Castanon’s father died of a kidney ailment back in November, so when the jockey and Shackleford captured the Preakness, his mind was immediately away from racing.
“When I came to the wire, he just came to me,” Castanon said. “I know he was up there watching me.”
It was an emotional scene in the moments after the victory as Castanon delivered a message in Spanish to his mother, who was watching back home in Mexico. Asked to translate into English, Castanon choked up.
“Hey mom, this is a very exciting race and I really dedicate this race for you,” he said. “And I know my dad is watching.”
Castanon later said his father was on dialysis but lasted only three years.
But the jockey’s triumph Saturday goes even beyond the touching dedication. This is his first Triple Crown victory — but not surprising to trainer Dale Romans.
“He’s like a critically-acclaimed movie that’s never made it as a big hit for some reason,” Romans said. “Everybody knows he has the talent; he just hasn’t had the opportunity.”
Romans and co-owners Mike Lauffer and Bill Cubbedge gave him that opportunity in the Kentucky Derby and then again in the Preakness. It was actually the first Triple Crown win for all of them — and a testament to not abandoning the plan.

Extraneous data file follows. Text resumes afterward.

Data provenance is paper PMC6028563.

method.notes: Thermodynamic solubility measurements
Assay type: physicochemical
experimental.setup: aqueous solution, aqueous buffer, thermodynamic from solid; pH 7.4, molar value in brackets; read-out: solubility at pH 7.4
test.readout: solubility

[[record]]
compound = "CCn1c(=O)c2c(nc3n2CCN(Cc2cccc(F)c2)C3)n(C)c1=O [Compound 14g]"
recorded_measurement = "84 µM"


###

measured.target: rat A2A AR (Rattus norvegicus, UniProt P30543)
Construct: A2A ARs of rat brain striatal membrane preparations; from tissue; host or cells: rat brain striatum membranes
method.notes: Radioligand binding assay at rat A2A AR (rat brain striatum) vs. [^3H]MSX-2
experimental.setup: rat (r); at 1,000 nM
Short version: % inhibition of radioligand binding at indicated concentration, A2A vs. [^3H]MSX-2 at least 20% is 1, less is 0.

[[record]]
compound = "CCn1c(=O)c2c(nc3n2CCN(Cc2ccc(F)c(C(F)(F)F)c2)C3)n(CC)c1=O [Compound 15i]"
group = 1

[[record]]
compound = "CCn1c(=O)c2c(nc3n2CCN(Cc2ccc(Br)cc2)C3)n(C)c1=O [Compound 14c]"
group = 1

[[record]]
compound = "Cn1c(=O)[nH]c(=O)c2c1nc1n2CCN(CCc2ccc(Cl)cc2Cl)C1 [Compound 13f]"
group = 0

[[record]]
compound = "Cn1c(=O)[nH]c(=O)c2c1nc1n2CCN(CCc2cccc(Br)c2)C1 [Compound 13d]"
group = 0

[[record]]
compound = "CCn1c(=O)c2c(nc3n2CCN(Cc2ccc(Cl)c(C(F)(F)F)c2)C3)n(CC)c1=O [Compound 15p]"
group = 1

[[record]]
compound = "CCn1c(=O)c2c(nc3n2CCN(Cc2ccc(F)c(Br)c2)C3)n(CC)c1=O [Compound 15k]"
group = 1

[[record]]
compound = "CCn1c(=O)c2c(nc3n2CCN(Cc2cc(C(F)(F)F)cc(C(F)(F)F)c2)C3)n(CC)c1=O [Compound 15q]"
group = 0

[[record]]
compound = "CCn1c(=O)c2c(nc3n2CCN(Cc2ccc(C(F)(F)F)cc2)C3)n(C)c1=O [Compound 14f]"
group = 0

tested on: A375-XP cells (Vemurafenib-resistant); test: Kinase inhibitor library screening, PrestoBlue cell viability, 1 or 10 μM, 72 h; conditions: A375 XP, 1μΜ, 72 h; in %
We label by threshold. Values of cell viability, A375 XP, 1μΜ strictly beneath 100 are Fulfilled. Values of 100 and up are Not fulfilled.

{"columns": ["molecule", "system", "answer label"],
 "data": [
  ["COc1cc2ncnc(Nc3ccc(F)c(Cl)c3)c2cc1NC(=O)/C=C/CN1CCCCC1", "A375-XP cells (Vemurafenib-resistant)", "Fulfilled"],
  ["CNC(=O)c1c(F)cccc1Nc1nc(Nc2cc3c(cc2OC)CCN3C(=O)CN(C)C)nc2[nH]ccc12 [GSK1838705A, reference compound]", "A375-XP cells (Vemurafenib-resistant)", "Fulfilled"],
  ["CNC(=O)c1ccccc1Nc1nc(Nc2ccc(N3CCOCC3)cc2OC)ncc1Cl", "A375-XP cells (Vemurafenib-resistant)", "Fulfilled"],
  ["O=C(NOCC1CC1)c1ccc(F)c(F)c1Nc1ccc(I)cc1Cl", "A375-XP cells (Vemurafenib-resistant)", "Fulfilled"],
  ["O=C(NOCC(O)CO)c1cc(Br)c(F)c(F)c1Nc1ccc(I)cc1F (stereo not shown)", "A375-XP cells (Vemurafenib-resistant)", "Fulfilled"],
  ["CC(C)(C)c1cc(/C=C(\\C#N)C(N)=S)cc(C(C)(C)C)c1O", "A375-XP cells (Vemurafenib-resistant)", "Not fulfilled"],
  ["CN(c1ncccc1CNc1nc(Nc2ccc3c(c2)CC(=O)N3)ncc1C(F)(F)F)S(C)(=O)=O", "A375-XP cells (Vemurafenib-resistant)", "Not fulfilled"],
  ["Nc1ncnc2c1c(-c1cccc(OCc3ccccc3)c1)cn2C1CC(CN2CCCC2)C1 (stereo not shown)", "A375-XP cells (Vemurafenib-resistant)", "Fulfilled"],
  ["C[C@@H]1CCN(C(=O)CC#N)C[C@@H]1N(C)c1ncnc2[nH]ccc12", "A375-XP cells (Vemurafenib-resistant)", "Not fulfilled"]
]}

“We’ve all stuck together with this horse,” Lauffer said. “We had a bad race or two, but we stuck with our team and it paid off.”
Saturday featured the sixth-largest crowd to ever watch the Preakness at Pimlico: 107,398. The crowd, especially on the infield, was boisterous, and the Maryland Jockey Club was rewarded for its marketing campaign with the crowd.
“Kegasus,” a half-man, half-horse mascot who promotes partying before the race, was a success as this was the first time the crowd was over 100,000 since 1998 — the last time outside alcohol was permitted. Beer specials and musical acts Train and Bruno Mars helped this time.
The amount bet at the track — $76,376,689 — was also the seventh-largest in Preakness history.
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